In both the escalating conflicts in Libya and the Ivory Coast—where the U.N. eventually launched its own attacks using helicopter gunships—it became clear that the regimes in question were not living up to such a standard of sovereignty —rather, they were imperiling countless people within their borders. Gaddafi was using air power against his own civilians, threatening to “cleanse” Libya house to house of its “cockroaches,” while militia loyal to Gbabgo were targeting supposed ethnic outsiders. Luck says that the U.N. repeatedly “warned Gbagbo that widespread, systematic assaults on civilian populations may constitute crimes against humanity.” But those warnings were brushed aside and the crisis grew to such a point—with reports of hundreds, probably thousands killed, and over a million fleeing their homes—that action had to be taken.

But R2P advocates are at pains to emphasize that these scenarios are not the major testing grounds of the doctrine. Says Luck:

Once it’s clear that national authorities are manifestly failing to protect against the threat of war crimes and massacres of populations, there’s a responsibility of the international community to respond. This is not always — or often — through reactive and coercive military force. You’re supposed to find peaceful means first, economic sanctions, political persuasion, and so on.

Negotiations and diplomacy have calmed a number of recent potential humanitarian disasters that quickly fell off international frontpages. The so-called “R2P toolbox” was in full use when the international community exerted the right levers of pressure on the military in Guinea in 2009 and early to 2010 to walk the country back from a startling outburst of civil strife and reports of mass rape. Free and fair elections were held last year. In 2007-8, political divisions in Kenya fueled days of ethnic bloodletting. But an intervention led by former U.N. Secretary General Kofi Annan eventually doused the flames. Says Luck:

In the case of Kenya, appeals were made to politicians, saying “your people are inciting violence and you’ve got to stop that incitement.” And, as was the case there, the violence ebbs and the situation gets better and people elsewhere forget about it.

But there are scenarios when R2P shouldn’t to be brought to bear. In 2008, when the devastating Cyclone Nargis ravaged Burma’s Irrawady Delta region and claimed over 100,000 lives, many in the international community, including Kouchner, invoked R2P and argued for a humanitarian intervention on the grounds that the country’s repressive, opaque military junta was indifferent to the suffering of its people. As grim as the situation was, R2P advocates like Luck said then and now that this was a blatant misuse of the principle, since it had little to do with the threat of genocide or war crimes. Too often, the doctrine gets tied up with the desire of some to launch a righteous war.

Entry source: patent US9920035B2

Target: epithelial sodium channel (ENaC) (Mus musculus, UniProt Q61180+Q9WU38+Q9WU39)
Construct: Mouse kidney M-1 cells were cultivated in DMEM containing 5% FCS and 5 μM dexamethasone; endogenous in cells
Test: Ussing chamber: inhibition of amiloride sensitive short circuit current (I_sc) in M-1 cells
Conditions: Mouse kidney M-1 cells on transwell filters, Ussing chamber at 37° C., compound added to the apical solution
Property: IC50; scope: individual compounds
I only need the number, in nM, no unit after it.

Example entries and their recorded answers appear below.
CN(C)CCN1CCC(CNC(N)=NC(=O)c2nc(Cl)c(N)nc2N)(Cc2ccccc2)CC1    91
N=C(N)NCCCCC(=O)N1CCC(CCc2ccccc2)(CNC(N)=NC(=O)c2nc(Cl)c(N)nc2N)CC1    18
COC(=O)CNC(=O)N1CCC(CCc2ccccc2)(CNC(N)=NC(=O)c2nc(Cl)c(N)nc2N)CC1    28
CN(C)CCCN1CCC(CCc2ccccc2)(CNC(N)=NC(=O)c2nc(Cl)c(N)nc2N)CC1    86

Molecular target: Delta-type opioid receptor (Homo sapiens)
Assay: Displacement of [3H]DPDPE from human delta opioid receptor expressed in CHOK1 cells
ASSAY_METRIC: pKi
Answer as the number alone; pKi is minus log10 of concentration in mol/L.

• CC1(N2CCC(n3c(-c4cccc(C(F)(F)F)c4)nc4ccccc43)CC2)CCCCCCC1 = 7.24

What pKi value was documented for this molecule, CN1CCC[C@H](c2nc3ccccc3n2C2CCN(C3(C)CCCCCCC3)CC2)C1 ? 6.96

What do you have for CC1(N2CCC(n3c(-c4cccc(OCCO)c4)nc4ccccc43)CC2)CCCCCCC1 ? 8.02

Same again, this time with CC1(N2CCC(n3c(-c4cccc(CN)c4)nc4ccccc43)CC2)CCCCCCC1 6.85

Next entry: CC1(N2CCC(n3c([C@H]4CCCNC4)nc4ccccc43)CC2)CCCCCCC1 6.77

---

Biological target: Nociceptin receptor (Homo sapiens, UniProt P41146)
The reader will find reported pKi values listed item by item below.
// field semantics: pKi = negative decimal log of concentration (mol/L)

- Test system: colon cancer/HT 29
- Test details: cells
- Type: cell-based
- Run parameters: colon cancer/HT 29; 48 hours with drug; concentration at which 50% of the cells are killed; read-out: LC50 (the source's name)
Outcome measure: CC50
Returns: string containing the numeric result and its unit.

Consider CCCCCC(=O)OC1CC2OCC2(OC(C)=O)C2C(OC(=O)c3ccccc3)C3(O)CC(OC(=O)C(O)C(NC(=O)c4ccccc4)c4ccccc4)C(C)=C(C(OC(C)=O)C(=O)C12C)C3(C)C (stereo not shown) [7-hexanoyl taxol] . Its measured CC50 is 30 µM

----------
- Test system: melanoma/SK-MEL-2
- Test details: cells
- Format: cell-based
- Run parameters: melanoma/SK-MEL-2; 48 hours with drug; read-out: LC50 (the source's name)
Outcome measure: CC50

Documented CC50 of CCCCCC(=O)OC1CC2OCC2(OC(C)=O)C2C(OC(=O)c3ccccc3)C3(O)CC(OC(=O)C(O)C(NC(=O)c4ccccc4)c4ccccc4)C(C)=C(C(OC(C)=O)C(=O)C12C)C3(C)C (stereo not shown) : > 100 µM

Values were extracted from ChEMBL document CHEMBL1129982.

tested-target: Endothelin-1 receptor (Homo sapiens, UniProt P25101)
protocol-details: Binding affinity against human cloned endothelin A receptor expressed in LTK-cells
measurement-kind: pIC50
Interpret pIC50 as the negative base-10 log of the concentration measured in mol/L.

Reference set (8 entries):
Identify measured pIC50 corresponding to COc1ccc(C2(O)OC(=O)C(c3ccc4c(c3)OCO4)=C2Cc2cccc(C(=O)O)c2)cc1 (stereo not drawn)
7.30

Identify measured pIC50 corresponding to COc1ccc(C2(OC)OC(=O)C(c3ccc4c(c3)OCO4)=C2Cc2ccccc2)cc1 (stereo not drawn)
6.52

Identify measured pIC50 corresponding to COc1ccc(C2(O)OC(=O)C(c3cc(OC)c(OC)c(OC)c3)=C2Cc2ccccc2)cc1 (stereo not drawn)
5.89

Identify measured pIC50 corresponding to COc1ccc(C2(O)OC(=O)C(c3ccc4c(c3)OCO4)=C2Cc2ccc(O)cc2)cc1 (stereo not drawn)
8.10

Sapna Chhatpar, deputy director of the International Coalition for the Responsibility to Protect, an alliance of NGOs that advocate R2P, says that “it was really unfortunate” when Blair invoked R2P in his speeches in the build up to the Iraq war. “What we’re trying to make sure is that the focus is never about any speficic interest of a nation-state. We’re focused on prioritizing the well-being of civilian populations—it’s about them, not the state.”

While the current interventions seem to follow the wishes of those who want to see outright regime change in Libya and the Ivory Coast, the Security Council resolutions say little about forcing a transfer of power. “The responsibility to protect is about protection of everyone, it’s a principle that’s fundamental to building societies of tolerance, mutual accountability and peace,” says Luck. “It’s not a political document to be used against one side or the other.” But that’s still a hard sell at a moment when there are U.N. boots on the ground and embittered demagogues snarling in retreat.